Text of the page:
Objectives: For the women to see what the Bible says or does not say about homosexuality; For the women to understand that there is a variety of sexual identities but the bottom line is how relationships can be just and loving no matter what the sexual identity may be. [read on]

To reflect once again who is the Church walking with
A message for Social Concern Sunday, 5 March 2007

A Faith Reflection by Davy WongArt by Vincente Manansala

“On earth as it is in heaven” (Matt 6:5) that is one of the Christian’s mission we believe and to put the reign of God into practice here and now is the mission of Christians. In the parable as told in Matthew 25:1-13, how do the ten virgins inspire our reflection? They all did not know the day or the hour when the bridegroom will arrive, but the wise ones prepared oil in the jars to prevent their “lamps” from extinguishing, and the foolish did not prepare. [read on]

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Beware of Pressures for Globalizing Paradigm Shifts

by Rev. Dr. Roger GaikwadPhoto by Kim Bo Kyung

You and I are a “cross century” generation. We have moved from the twenty-first century. This is not merely a chronological movement, it is a crossing over into a period of radical global changes. From the industrial revolution we have moved into information technology revolution, from modernism we are venturing into post-modernism, from classical capitalism we are drawn into globalization, from nominal religiosity we are being led into either fundamentalism and communalism or atheistic secularisms. [read on]

Woman and Christianity

by Mother Mary John Mananzan, OSB

The roots of women’s oppression in religions were recognized in an ecumenical consultation of Church women held in Manila in November 1985 and attended by participants from seven Asian countries. They wrote in their composite statement. [read on]

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Shalom! A Bible Study on the Theme of Peace

by Dr. Roger Gaikwad

There should be a chief coordinator for this study. Each person must be asked to draw a picture of peace. It is ideal that the Coordinator does not give any clue to the people. The Coordinator should tell them, “Simply draw whatever idea or picture which comes to your mind when you think of the word ‘peace’.” The participants should be encouraged to be original and creative in their thinking. The emphasis should not be on the artistic skill of the people. Rather it should be on the thought or idea of peace which each person seeks to communicate through his/her picture or symbol, etc. A fixed period of time must be given to the participants for drawing their idea or picture of peace. [read on]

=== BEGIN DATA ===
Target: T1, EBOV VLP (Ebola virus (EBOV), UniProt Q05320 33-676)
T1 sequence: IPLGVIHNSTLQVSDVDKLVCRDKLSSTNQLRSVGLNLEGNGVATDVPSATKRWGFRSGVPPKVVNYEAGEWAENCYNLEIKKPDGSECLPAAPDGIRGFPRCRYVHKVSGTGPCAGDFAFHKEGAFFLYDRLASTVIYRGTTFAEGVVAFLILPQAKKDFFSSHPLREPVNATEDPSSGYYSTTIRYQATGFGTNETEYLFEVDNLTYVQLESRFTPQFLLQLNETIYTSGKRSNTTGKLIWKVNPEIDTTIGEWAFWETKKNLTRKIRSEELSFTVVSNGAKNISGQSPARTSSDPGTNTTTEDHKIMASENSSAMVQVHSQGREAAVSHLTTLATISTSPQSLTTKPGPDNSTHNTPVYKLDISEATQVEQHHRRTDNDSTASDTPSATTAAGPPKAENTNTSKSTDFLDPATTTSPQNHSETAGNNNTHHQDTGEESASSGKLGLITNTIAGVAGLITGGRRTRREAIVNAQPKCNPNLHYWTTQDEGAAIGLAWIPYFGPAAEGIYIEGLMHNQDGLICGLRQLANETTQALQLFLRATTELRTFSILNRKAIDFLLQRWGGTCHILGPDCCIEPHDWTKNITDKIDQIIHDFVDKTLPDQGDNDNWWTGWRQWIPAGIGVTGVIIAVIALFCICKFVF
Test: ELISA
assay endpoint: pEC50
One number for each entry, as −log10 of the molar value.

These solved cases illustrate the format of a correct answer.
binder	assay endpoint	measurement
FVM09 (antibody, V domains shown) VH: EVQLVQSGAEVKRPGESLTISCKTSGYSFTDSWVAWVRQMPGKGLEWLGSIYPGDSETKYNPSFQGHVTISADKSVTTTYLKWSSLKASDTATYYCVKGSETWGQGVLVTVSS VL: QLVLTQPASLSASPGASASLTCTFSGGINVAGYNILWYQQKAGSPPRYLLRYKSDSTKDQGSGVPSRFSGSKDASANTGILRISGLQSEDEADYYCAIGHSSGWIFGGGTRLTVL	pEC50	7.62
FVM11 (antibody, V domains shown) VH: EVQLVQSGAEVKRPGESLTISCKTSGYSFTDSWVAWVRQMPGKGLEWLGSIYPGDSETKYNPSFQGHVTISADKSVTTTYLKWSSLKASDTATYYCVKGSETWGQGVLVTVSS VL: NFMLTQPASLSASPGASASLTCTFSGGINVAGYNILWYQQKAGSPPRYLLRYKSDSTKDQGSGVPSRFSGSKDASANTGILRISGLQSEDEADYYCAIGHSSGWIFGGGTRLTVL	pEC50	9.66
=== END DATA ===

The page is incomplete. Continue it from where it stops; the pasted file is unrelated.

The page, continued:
Talitha Cum! Arising to Life in Abundance!
How Have you Been Reading Mark 5:21-43?

by Musa Dube

Since the opening of the assembly, it became clear that WSCF has been struggling to find itself in the story of Talitha Cum and to interpret the theme for itself/themselves. I have looked around to see the visual interpretations of the theme, Talitha Cum. The assembly outer cover is resolute that the girl is up, alive, laughing and happy. The WSCF Africa poster features a girl who is rising. It is not clear if WSCF is represented by the little girl who is rising or the masculine woman who is extending her hand to lift her up, or both. Whatever the case, life is evident in their poster. She is rising into life in abundance. [read on]

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Guide our Feet into the Way of Peace

by Lilith M. Usog

To talk about peace when we are faced with conflict situations seems to be an ambitious task. But strengthened by our Christian ideals and resources from the Oriental religion we are still convinced that PEACE will not be a remote possibility. Surely, it will not come in a silver platter but through hard-earned efforts of peace making. We are challenged to make peace our mantra (prayer word) so we can contribute in sending positive energies into our war-torn and divided world at the same time we can make peace as a way of life. [read on]

Suggested Prayers and Litanies

Contributed by Jane Ella Montenegro and Lydia Niguidula

This is extracted from “Suggested Liturgy Guide for the International Women’s Day Celebration 2003” organised by the Ecumenical Women’s Forum. This guide is prepared by the Women’s Desk, Ecumenical Education and Nurture, National Council of Churches in the Philippines. [read on]

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Creative Methods of Conducting Bible Studies

by Dr. Kathleen Rushton

The Scriptures which we inherit are the outcome of generations of meaning-making and story-telling about God, the universe and human persons. This session offers some background and practical ways to continue this task of meaning making as women doing theology in our contexts. We shall explore ways of nourishing our personal lives and gaining skills for our task as women leaders. [read on]